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We are all familiar with at least some aspects of disability policy. When we go shop-ping, we see accessible parking spaces reserved for individuals with disabilities. In school we have classmates who are receiving special educational ser vices. When we are walking on the sidewalk, we come to curb cuts designed to facilitate the movement of those with mobility impairments. When we enter buildings, we see electronic door-...
17. Economic and Community Development in Kentucky
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The most enduring policy concern in Kentucky politics is economic development. Gov-ernors, state legislators, senators, congressmen, mayors, and county judge- executives all give special attention to job creation and business growth. As Congressman Harold “Hal” Rogers, a Republican representing the Fifth District of Kentucky, often states with determination, his goal is that “no young person should have to leave home” to ...
18. National Health-Care reform and Health in Kentucky
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In 1993 Demo cratic governor Brereton Jones proposed “quality, affordable health care for every Kentuckian.”1 In the early 1990s the Kentucky public overwhelmingly sup-ported such action; about 90 percent of randomly polled Kentuckians believed that health care was a fundamental right, 70 percent were willing to pay higher taxes for universal coverage, and 75 percent favored a payroll tax on companies that did not ...
19. The Politics of Kentucky Pharmacy Regulation
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This chapter examines pharmaceutical health policy in Kentucky by exploring the po liti-cal pro cess behind the Commonwealth’s implementation of some key pharmaceutical regulations. Pharmaceutical regulations affect the distribution, sale, and access to medi-cations, and are often po liti cally contentious because of the infl uence of opposing well- fi nanced interest groups, such as medical professional organizations, the pharmaceutical ...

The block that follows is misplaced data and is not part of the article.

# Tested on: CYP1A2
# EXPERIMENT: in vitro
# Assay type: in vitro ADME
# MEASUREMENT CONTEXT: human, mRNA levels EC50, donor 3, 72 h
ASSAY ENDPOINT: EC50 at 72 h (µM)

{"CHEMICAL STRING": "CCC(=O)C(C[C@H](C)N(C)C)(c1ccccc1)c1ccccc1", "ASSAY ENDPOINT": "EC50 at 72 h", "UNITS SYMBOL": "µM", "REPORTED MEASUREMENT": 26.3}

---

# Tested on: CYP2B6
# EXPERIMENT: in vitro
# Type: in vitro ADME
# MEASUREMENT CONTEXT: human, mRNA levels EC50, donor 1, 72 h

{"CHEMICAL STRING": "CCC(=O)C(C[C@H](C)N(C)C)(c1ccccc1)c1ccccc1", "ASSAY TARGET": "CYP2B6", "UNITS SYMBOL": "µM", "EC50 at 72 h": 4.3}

Part III. Kentucky Politics: Past, Present, and Future
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20. Future Political Developments in the Commonwealth
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The review of Kentucky institutions and public policy issues presented in this book reveals a composite picture of challenges similar to those facing other states in the American system of federalism. But challenges are not new, and Kentucky has had a long tradition of producing leaders in national politics who faced challenges and cre-ated some new ones of their own. In the nineteenth century several luminaries of ...
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The editors wish to thank all the contributors, students, faculty colleagues, staff, and administrators for their support at Murray State University and Morehead State Uni-versity and all the contributing authors’ institutions of higher education across the Commonwealth. But some contributions should be specifi cally acknowledged.James Clinger recognizes the research assistance of Whitney Darnall, Scott Schae-...
Appendix A. Kentucky Governors
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Appendix B. Kentucky Lieutenant Governors
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Appendix C. Kentucky Cities
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Appendix D. Kentucky Counties
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Appendix E. The Kentucky Resolutions of 1798
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Appendix F. Henry Clay's 1850 Compromise Speech
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Appendix G. Abraham Lincoln's Eulogy of Henry Clay
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Appendix H. Jefferson Davis's Inaugural Address
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Appendix I. Abraham Lincoln's First Inaugural Address
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Appendix J. The Kentucky Compact with Virginia, December 18, 1789
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Appendix K. The Kentucky Constitution
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Appendix L. Maps
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Page Count: 562
Publication Year: 2013